[Screen It]


(2001) (Jerry O'Connell, Shannon Elizabeth) (R)

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Comedy: Years after he and his friends made a bet where the last bachelor among them would win a nearly half million-dollar kitty, a man hopes to collect the money -- to pay off a gambling debt -- by setting up his womanizing friend with a woman from his past.
At a friend's wedding, confirmed bachelor Michael Delaney (JERRY O'CONNELL) and his friends set up a monthly bet about who would be the last unattached man among them. Now, seven years later, only Michael and Kyle Brenner (JAKE BUSEY) remain single, and it looks like it might be a long while before either man breaks.

After Michael racks up a $51,000 debt to casino boss Carlos (BILL MAHER) while trying to impress a buxom beauty, and only has a month to pay it back, he suddenly realizes he could use the bet money that's now grown to nearly a half million dollar kitty. The only problem is, Kyle's a rich and chronic womanizer. Michael realizes, however, that if he can find the one and only woman Kyle ever felt anything for, he might be able to get himself out of his predicament.

That woman turns out to be Natalie Parker (SHANNON ELIZABETH), an undercover vice-squad detective who lost her virginity to Kyle several years earlier on a one-night stand. Still wanting revenge, Natalie agrees to Michael's plan, but only if she gets half the money. From that point on, and as the guys' other friend, Steve (HORATIO SANZ), wonders how they'll pull it off all while dealing with growing suspicions that his wife, Tricia (JAIME PRESSLY), may be a lesbian, Michael and Natalie try to get Kyle to fall for her and then deal with the various repercussions of that and other events that transpire in their lives.

OUR TAKE: 3.5 out of 10
How ironic that the day after Hollywood honored its best films and talent with it annual Academy Awards ceremony, the "highlights" of the next film screened for local critics contained scenes featuring a man having sex with a woman as she vomits out a car window, a visit to the sperm donor clinic, and a character chasing an elusive and recently surgically removed testicle through a hospital where it eventually ends up being mistaken for a bonbon by an unknowing diner.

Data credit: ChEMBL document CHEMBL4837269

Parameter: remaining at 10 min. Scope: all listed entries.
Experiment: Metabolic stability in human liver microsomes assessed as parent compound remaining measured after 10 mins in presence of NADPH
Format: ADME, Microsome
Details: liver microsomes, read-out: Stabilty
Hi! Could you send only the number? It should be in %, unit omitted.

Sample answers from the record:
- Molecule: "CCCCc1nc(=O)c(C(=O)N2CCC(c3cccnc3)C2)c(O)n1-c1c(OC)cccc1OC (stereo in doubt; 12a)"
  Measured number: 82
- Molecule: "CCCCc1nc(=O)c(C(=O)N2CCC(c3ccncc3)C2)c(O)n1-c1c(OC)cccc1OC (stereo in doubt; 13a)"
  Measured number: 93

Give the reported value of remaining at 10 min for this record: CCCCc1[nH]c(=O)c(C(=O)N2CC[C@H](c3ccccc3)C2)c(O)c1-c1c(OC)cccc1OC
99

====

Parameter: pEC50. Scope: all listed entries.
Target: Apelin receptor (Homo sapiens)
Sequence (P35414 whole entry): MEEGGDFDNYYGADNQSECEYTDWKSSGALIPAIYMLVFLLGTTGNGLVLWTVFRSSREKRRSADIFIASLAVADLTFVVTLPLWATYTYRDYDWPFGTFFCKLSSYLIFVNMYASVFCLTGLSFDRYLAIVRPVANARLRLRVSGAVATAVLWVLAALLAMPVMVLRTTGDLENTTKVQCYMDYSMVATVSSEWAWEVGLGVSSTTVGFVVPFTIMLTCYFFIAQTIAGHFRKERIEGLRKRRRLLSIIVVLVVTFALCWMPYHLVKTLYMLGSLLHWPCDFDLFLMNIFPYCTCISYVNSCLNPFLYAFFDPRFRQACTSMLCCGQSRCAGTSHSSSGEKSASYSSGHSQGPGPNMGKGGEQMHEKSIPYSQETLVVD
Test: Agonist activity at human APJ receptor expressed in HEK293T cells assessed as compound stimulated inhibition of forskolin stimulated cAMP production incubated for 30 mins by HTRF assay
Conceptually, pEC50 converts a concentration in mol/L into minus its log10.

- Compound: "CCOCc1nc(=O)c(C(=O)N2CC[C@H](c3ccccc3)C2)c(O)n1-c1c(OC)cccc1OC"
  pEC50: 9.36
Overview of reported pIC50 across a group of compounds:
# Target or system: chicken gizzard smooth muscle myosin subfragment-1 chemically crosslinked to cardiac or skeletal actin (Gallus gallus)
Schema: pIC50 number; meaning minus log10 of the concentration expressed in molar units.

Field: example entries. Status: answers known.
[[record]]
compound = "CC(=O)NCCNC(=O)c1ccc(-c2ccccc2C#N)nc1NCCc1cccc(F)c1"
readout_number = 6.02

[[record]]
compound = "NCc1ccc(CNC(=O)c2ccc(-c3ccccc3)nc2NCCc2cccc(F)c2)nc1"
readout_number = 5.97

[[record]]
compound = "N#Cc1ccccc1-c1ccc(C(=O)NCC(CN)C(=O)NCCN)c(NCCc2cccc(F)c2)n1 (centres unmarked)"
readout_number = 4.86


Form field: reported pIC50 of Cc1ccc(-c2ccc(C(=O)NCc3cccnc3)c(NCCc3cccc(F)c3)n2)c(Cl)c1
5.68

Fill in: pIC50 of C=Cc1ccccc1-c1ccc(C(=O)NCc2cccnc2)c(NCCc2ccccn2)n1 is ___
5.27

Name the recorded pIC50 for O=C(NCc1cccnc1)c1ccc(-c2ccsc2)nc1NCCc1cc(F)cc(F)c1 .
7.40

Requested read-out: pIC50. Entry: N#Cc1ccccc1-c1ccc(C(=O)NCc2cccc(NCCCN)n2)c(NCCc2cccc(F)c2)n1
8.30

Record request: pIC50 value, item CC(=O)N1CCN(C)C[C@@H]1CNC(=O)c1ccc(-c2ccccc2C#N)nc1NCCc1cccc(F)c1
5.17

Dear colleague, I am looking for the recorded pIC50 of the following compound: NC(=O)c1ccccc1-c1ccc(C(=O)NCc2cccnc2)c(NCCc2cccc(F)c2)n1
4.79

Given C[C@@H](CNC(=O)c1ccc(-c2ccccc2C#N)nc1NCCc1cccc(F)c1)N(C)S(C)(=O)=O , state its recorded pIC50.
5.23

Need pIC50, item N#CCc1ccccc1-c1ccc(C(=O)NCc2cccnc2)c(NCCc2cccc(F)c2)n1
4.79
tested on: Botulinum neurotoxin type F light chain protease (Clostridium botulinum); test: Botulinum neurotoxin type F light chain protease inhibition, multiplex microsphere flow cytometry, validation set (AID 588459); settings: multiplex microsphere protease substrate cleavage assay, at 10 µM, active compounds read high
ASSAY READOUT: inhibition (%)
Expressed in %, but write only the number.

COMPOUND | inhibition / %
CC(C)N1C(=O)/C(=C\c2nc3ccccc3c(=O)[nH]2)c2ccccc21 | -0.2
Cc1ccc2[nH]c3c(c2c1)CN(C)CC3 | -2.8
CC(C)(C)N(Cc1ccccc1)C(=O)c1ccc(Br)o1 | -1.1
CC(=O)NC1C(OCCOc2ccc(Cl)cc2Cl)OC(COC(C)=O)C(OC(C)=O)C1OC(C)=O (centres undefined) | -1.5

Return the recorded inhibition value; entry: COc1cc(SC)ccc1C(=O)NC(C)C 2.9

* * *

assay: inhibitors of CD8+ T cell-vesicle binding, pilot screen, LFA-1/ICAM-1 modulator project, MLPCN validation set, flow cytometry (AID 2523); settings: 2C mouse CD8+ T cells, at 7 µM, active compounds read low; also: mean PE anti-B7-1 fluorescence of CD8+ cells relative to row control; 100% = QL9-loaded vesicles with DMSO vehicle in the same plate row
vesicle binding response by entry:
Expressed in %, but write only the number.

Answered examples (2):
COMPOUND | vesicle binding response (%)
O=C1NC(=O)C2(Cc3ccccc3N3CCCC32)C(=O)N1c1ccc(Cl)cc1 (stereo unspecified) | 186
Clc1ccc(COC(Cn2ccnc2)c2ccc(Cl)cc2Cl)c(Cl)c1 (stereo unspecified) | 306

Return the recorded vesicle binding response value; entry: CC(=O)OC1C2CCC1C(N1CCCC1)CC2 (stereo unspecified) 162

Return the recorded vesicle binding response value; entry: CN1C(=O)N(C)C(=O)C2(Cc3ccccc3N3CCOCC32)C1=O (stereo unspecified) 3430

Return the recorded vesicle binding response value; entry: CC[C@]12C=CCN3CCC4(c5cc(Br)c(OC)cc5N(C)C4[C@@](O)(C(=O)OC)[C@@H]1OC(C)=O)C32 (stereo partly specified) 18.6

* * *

Yes, the Oscars occur in the middle of one of Hollywood's traditional dumping ground seasons, but the contrast between last year's finest work and the first release from former Disney head Joe Roth's Revolution Studios couldn't be more striking.

To be fair, it's highly unlikely that anyone associated with the film had any intention of making an Oscar-caliber picture. Instead, they opted to revisit the longstanding sex comedy, established long ago by the likes of "Porky's," a genre that will always be around as long as teenagers and young men have hormones racing through their bodies and minds.

Of course, the old T&A show has recently morphed with the gross out comedy popularized by the likes of the Farrelly brothers resulting in pictures such as "American Pie" that combine sex and scatological material for the "viewing pleasure" of their target audience of those hormonally charged viewers. With the release of "Tomcats," this new "tradition" now continues in this occasionally funny but otherwise poorly made film.

The basic premise does have some potential, although it's rather limited and clearly doesn't stray far from the formula. One seriously in-debt man hopes to win a long-standing bet - where the last remaining bachelor among a group of friends will collect a nearly half million-dollar kitty - by getting the only other bachelor - a raging womanizer - to fall for and then marry a woman. She, of course, is one of the womanizer's previous conquests and an undercover vice-squad cop who wants her revenge.

One can then imagine a whole slew of amusing, funny and hopefully hilarious setups and payoffs stemming from such a premise. Unfortunately, writer/director Gregory Poirier, who makes his directorial debut after writing the scripts for films such as "Gossip," "Rosewood" and "See Spot Run," has opted to use that underlying story as a loose - and I mean loose - skeleton upon which to have the various gross out and sex-related moments.